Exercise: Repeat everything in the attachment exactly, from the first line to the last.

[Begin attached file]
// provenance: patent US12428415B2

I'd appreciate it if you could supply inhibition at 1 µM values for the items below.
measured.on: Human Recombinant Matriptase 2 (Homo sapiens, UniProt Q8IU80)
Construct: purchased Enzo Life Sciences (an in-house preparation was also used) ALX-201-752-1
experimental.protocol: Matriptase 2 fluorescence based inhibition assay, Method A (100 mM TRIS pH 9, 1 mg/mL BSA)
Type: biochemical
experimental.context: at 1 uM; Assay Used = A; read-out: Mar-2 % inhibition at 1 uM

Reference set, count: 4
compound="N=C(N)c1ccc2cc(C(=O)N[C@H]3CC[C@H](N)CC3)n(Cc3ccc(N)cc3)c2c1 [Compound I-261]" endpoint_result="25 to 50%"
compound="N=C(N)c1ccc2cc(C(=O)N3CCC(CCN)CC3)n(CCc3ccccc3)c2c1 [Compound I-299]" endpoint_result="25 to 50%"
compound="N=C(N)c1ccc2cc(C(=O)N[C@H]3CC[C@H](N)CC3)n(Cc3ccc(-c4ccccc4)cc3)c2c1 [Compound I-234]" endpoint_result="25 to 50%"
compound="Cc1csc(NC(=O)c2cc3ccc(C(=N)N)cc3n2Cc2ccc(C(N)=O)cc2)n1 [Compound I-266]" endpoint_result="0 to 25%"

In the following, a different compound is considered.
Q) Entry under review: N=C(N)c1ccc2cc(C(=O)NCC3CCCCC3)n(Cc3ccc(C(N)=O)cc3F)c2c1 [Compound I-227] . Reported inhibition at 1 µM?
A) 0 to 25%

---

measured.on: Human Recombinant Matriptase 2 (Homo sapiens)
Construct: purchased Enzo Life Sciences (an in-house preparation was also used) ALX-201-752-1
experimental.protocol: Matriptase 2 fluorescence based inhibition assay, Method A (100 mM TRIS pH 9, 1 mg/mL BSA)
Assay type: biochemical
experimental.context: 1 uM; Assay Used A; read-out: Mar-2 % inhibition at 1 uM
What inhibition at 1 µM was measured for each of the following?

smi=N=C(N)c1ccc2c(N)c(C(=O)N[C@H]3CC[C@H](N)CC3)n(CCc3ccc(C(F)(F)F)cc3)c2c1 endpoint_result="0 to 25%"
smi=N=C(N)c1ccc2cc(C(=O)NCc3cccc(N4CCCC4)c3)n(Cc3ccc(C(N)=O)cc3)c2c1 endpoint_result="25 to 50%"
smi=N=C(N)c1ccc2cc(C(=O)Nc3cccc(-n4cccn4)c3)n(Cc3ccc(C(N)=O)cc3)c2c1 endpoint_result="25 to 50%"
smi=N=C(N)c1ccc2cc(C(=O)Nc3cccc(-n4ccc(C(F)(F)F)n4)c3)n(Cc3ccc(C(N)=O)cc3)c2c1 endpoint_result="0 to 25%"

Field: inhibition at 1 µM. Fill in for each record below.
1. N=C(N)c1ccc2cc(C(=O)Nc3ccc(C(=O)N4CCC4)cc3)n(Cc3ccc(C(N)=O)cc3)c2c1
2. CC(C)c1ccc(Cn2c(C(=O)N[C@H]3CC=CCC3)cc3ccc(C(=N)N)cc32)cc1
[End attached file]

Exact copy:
// provenance: patent US12428415B2

I'd appreciate it if you could supply inhibition at 1 µM values for the items below.
measured.on: Human Recombinant Matriptase 2 (Homo sapiens, UniProt Q8IU80)
Construct: purchased Enzo Life Sciences (an in-house preparation was also used) ALX-201-752-1
experimental.protocol: Matriptase 2 fluorescence based inhibition assay, Method A (100 mM TRIS pH 9, 1 mg/mL BSA)
Type: biochemical
experimental.context: at 1 uM; Assay Used = A; read-out: Mar-2 % inhibition at 1 uM

Reference set, count: 4
compound="N=C(N)c1ccc2cc(C(=O)N[C@H]3CC[C@H](N)CC3)n(Cc3ccc(N)cc3)c2c1 [Compound I-261]" endpoint_result="25 to 50%"
compound="N=C(N)c1ccc2cc(C(=O)N3CCC(CCN)CC3)n(CCc3ccccc3)c2c1 [Compound I-299]" endpoint_result="25 to 50%"
compound="N=C(N)c1ccc2cc(C(=O)N[C@H]3CC[C@H](N)CC3)n(Cc3ccc(-c4ccccc4)cc3)c2c1 [Compound I-234]" endpoint_result="25 to 50%"
compound="Cc1csc(NC(=O)c2cc3ccc(C(=N)N)cc3n2Cc2ccc(C(N)=O)cc2)n1 [Compound I-266]" endpoint_result="0 to 25%"

In the following, a different compound is considered.
Q) Entry under review: N=C(N)c1ccc2cc(C(=O)NCC3CCCCC3)n(Cc3ccc(C(N)=O)cc3F)c2c1 [Compound I-227] . Reported inhibition at 1 µM?
A) 0 to 25%

---

measured.on: Human Recombinant Matriptase 2 (Homo sapiens)
Construct: purchased Enzo Life Sciences (an in-house preparation was also used) ALX-201-752-1
experimental.protocol: Matriptase 2 fluorescence based inhibition assay, Method A (100 mM TRIS pH 9, 1 mg/mL BSA)
Assay type: biochemical
experimental.context: 1 uM; Assay Used A; read-out: Mar-2 % inhibition at 1 uM
What inhibition at 1 µM was measured for each of the following?

smi=N=C(N)c1ccc2c(N)c(C(=O)N[C@H]3CC[C@H](N)CC3)n(CCc3ccc(C(F)(F)F)cc3)c2c1 endpoint_result="0 to 25%"
smi=N=C(N)c1ccc2cc(C(=O)NCc3cccc(N4CCCC4)c3)n(Cc3ccc(C(N)=O)cc3)c2c1 endpoint_result="25 to 50%"
smi=N=C(N)c1ccc2cc(C(=O)Nc3cccc(-n4cccn4)c3)n(Cc3ccc(C(N)=O)cc3)c2c1 endpoint_result="25 to 50%"
smi=N=C(N)c1ccc2cc(C(=O)Nc3cccc(-n4ccc(C(F)(F)F)n4)c3)n(Cc3ccc(C(N)=O)cc3)c2c1 endpoint_result="0 to 25%"

Field: inhibition at 1 µM. Fill in for each record below.
1. N=C(N)c1ccc2cc(C(=O)Nc3ccc(C(=O)N4CCC4)cc3)n(Cc3ccc(C(N)=O)cc3)c2c1
2. CC(C)c1ccc(Cn2c(C(=O)N[C@H]3CC=CCC3)cc3ccc(C(=N)N)cc32)cc1